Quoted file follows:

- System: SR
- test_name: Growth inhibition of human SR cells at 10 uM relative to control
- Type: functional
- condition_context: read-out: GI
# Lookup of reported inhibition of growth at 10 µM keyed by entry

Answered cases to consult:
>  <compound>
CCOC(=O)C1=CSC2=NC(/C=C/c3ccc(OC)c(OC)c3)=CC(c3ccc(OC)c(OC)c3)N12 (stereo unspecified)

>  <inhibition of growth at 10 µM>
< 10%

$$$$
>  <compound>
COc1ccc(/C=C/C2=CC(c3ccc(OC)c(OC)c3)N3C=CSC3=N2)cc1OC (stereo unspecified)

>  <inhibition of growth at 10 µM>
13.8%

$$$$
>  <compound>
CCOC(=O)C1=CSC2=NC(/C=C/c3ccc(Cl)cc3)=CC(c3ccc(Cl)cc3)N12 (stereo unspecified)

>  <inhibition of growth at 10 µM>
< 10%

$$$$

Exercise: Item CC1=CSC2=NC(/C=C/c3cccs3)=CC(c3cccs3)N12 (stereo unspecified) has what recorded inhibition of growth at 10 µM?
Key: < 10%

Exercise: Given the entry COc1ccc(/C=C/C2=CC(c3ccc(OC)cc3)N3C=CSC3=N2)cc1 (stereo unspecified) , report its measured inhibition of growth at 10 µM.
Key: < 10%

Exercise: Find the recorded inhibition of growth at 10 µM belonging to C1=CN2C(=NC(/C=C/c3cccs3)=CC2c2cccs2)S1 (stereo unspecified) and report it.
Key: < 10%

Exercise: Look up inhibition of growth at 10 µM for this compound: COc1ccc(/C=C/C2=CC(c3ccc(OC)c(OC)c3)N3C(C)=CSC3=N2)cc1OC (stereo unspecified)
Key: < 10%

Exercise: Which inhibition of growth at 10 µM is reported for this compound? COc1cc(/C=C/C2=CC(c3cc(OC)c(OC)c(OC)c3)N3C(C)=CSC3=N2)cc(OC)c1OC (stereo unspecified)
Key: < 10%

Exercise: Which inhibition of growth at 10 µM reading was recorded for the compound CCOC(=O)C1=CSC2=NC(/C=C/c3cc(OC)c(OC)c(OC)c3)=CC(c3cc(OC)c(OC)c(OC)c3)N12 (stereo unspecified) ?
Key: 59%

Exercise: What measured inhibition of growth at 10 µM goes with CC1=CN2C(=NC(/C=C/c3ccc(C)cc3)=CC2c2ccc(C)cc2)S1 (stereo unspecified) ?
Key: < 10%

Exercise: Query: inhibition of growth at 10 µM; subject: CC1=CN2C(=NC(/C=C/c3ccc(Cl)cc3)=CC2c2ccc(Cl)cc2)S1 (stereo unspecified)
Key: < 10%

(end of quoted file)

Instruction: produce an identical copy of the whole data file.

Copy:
- System: SR
- test_name: Growth inhibition of human SR cells at 10 uM relative to control
- Type: functional
- condition_context: read-out: GI
# Lookup of reported inhibition of growth at 10 µM keyed by entry

Answered cases to consult:
>  <compound>
CCOC(=O)C1=CSC2=NC(/C=C/c3ccc(OC)c(OC)c3)=CC(c3ccc(OC)c(OC)c3)N12 (stereo unspecified)

>  <inhibition of growth at 10 µM>
< 10%

$$$$
>  <compound>
COc1ccc(/C=C/C2=CC(c3ccc(OC)c(OC)c3)N3C=CSC3=N2)cc1OC (stereo unspecified)

>  <inhibition of growth at 10 µM>
13.8%

$$$$
>  <compound>
CCOC(=O)C1=CSC2=NC(/C=C/c3ccc(Cl)cc3)=CC(c3ccc(Cl)cc3)N12 (stereo unspecified)

>  <inhibition of growth at 10 µM>
< 10%

$$$$

Exercise: Item CC1=CSC2=NC(/C=C/c3cccs3)=CC(c3cccs3)N12 (stereo unspecified) has what recorded inhibition of growth at 10 µM?
Key: < 10%

Exercise: Given the entry COc1ccc(/C=C/C2=CC(c3ccc(OC)cc3)N3C=CSC3=N2)cc1 (stereo unspecified) , report its measured inhibition of growth at 10 µM.
Key: < 10%

Exercise: Find the recorded inhibition of growth at 10 µM belonging to C1=CN2C(=NC(/C=C/c3cccs3)=CC2c2cccs2)S1 (stereo unspecified) and report it.
Key: < 10%

Exercise: Look up inhibition of growth at 10 µM for this compound: COc1ccc(/C=C/C2=CC(c3ccc(OC)c(OC)c3)N3C(C)=CSC3=N2)cc1OC (stereo unspecified)
Key: < 10%

Exercise: Which inhibition of growth at 10 µM is reported for this compound? COc1cc(/C=C/C2=CC(c3cc(OC)c(OC)c(OC)c3)N3C(C)=CSC3=N2)cc(OC)c1OC (stereo unspecified)
Key: < 10%

Exercise: Which inhibition of growth at 10 µM reading was recorded for the compound CCOC(=O)C1=CSC2=NC(/C=C/c3cc(OC)c(OC)c(OC)c3)=CC(c3cc(OC)c(OC)c(OC)c3)N12 (stereo unspecified) ?
Key: 59%

Exercise: What measured inhibition of growth at 10 µM goes with CC1=CN2C(=NC(/C=C/c3ccc(C)cc3)=CC2c2ccc(C)cc2)S1 (stereo unspecified) ?
Key: < 10%

Exercise: Query: inhibition of growth at 10 µM; subject: CC1=CN2C(=NC(/C=C/c3ccc(Cl)cc3)=CC2c2ccc(Cl)cc2)S1 (stereo unspecified)
Key: < 10%